Assistive Technology

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Assistive Technology by Mind Map: Assistive Technology

1. Emotional Disturbances

1.1. Low: Point system

1.1.1. A point system that's visual and results in reward for good behavior can be highly effective for a student affected by emotional disturbances. Positive reinforcement works really well for minimizing unwanted behavior and having something visual and pleasing, like stickers, candy, or extra recess time, can promote better behavior.

1.2. Medium: iPod

1.2.1. Music can be a great source for relaxation for the student. If the case caters to it, the music may also allow for the student to work while listening and the music doesn't bother other students. iPods can also be used to listen to recordings as well as audiobooks.

1.3. High: Computer/games

1.3.1. This last AT could relate to the point system. For example, if a student earns enough stickers from good behavior, they could be rewarded with fifteen minutes of computer access for online education games.

1.4. Web resource #1: BrainPOP


1.4.2. This website has an appealing design and has many fun games that incorporate learning and entertainment.

1.5. Web resource #2: PBS Kids


1.5.2. PBS Kids combines children's TV shows with educational games. Like BrainPOP, this website can be incorporated in the the point/reward system.

2. Autism

2.1. Low: Why Do You Feel? chart

2.1.1. Because it can be difficult for students with autism to interpret their own and other people's emotions, a chart with pictures that depict different emotions and their implications can help the student be more emotionally aware in the classroom.

2.2. Medium: Yes/No button

2.2.1. In the case of a student who is also nonverbal, means of communication are extremely necessary for their success in the classroom because their voice matters. Something like a yes or no button or a picture exchange communication can help the student feel like they are having a say in what happens to them in the classroom.

2.3. High: iPad

2.3.1. There are hundreds of apps designed for and recommended to people with autism, including ones that provide depictions of emotions for social clarity and ones that allow communication through pictures and audio.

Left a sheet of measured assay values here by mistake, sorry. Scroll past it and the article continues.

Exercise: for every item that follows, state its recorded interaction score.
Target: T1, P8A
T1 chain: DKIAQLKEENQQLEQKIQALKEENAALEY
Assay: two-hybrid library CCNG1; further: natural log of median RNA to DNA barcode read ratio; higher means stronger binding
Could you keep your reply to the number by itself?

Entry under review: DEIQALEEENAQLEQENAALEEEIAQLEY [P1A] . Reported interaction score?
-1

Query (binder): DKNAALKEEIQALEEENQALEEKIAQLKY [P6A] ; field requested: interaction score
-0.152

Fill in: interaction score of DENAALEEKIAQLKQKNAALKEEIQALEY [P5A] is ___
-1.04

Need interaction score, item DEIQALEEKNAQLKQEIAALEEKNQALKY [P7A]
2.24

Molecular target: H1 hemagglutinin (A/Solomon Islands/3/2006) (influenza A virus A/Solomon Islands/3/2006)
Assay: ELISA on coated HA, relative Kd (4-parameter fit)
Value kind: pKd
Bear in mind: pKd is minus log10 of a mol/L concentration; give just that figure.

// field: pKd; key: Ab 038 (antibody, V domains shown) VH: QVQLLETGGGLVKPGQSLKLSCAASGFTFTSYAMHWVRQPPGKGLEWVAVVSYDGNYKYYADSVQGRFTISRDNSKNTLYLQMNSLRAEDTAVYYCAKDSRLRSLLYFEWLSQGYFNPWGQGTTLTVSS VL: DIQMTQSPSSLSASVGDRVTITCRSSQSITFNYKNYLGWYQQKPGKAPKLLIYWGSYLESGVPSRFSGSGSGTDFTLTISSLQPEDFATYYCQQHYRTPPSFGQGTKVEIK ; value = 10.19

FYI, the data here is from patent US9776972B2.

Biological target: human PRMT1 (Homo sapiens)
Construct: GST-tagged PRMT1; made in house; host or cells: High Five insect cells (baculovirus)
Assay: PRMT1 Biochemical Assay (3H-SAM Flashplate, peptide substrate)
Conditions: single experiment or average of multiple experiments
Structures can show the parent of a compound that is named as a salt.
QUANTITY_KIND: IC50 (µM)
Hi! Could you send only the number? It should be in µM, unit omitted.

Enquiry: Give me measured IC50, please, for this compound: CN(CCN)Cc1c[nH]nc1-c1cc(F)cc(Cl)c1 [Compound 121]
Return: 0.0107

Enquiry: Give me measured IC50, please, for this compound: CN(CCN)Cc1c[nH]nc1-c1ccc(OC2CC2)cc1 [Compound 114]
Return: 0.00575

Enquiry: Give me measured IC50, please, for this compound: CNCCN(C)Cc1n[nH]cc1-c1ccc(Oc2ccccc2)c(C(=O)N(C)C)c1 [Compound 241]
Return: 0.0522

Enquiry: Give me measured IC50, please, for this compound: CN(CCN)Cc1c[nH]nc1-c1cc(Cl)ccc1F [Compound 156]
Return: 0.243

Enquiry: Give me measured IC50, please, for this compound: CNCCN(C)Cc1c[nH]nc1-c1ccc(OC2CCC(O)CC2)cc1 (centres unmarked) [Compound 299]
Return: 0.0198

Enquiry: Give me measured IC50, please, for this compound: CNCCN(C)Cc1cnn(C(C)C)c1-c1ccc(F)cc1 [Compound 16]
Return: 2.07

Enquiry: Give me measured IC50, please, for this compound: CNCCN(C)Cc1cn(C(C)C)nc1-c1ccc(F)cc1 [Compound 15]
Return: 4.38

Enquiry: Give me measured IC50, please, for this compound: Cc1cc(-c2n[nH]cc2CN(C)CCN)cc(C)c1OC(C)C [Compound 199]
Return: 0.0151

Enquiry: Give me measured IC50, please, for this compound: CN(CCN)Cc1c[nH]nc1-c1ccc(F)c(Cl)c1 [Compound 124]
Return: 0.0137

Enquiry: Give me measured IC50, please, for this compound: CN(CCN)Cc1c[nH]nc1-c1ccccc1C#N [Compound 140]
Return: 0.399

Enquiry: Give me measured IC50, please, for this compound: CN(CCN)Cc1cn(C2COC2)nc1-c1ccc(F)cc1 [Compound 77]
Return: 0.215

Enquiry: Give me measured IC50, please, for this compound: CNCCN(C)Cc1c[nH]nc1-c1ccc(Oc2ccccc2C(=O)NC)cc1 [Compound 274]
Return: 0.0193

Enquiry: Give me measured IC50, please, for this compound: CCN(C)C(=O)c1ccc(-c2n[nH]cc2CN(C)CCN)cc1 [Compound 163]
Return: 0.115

2.4. Web resource #1: Autism Games - Robbie the Robot


2.4.2. This game helps students with autism practice recognizing emotions by using a real person's face on a "robot" and having them choose the correct face displaying an emotion.

2.5. Web resource #2: Autism Games - Ted's Ice Cream Adventure


2.5.2. This game helps students with autism practice making eye contact.  Social interactions can often be difficult and stressful for a person with autism but this game helps practice communication in a cute and fun way.

3. Dysgraphia

3.1. Low: White board

3.1.1. A white board is an easy-to-use, low-tech tool that could help a student with dysgraphia succeed in the classroom. It's easy to write on for planning and spelling, and easy to erase for new use or for errors.

3.2. Medium: Tape recorder

3.2.1. A tape recorder in the case of a student who has to take notes during a lecture will alleviate the pressure to write everything down. Taking quick notes as someone is speaking is difficult for anyone, so the stress that comes with time constraints as well as the effects of dysgraphia could be easily lifted with use of a recording device.

3.3. High: Portable word processor

3.3.1. Since students with dysgraphia have a hard time with fine motor skills, a portable word processor would save them a lot of stress and time if they were assigned something like an essay during class, where they would end up worrying about the physical task of writing rather than the essay.

3.4. Web resource #1: Speechnotes


3.4.2. This website allows the student to speak into their microphone to create a text file that can be saved. This would be helpful for note taking at home or planning essays and written assignments.

3.5. Web resource #2: Merriam-Webster Dictionary


3.5.2. This online dictionary can be extremely helpful for those students with dysgraphia who experience the symptom of using incorrect words or spelling while writing.

4. Intellectual Disability

4.1. Low: Classroom setup

4.1.1. If the class is organized by groups or pairs, then the student has more resources for help. It might also feel safer to be around peers that could assist in assignments.

4.2. Medium: Calculator

4.2.1. A calculator would help a student perform more independently in a math class, or help them complete problems that involve tedious arithmetic where the rest of the problem could be solved faster with the help of a calculator.

4.3. High: iPad

4.3.1. An iPad is a very powerful tool with many capabilities taking the form of apps.  An example of when an iPad would be beneficial to a student who is intellectually disabled is in a language arts class. Perhaps the students are supposed to be independently reading a book. The student could have an PDF version on their iPad and use a text-to-speech software that would read the book to them through headphones.

4.4. Web resource #1: GCF Learn Free


4.4.2. This website would be best for older students with intellectual disabilities, as it has a huge variety of tutorials and how-o-'s ranging from technology to everyday life essential skills.

4.5. Web resource #2: CSI: MATHEMATICS Curriculum Support Information


4.5.2. This website is a huge resource to foster the understanding of a range of mathematics topics from kindergarten to high school.

5. "any item, piece of equipment, or product system, whether acquired commercially off the shelf, modified, or customized, that is used to increase, maintain or improve the functional capabilities of a child with a disability"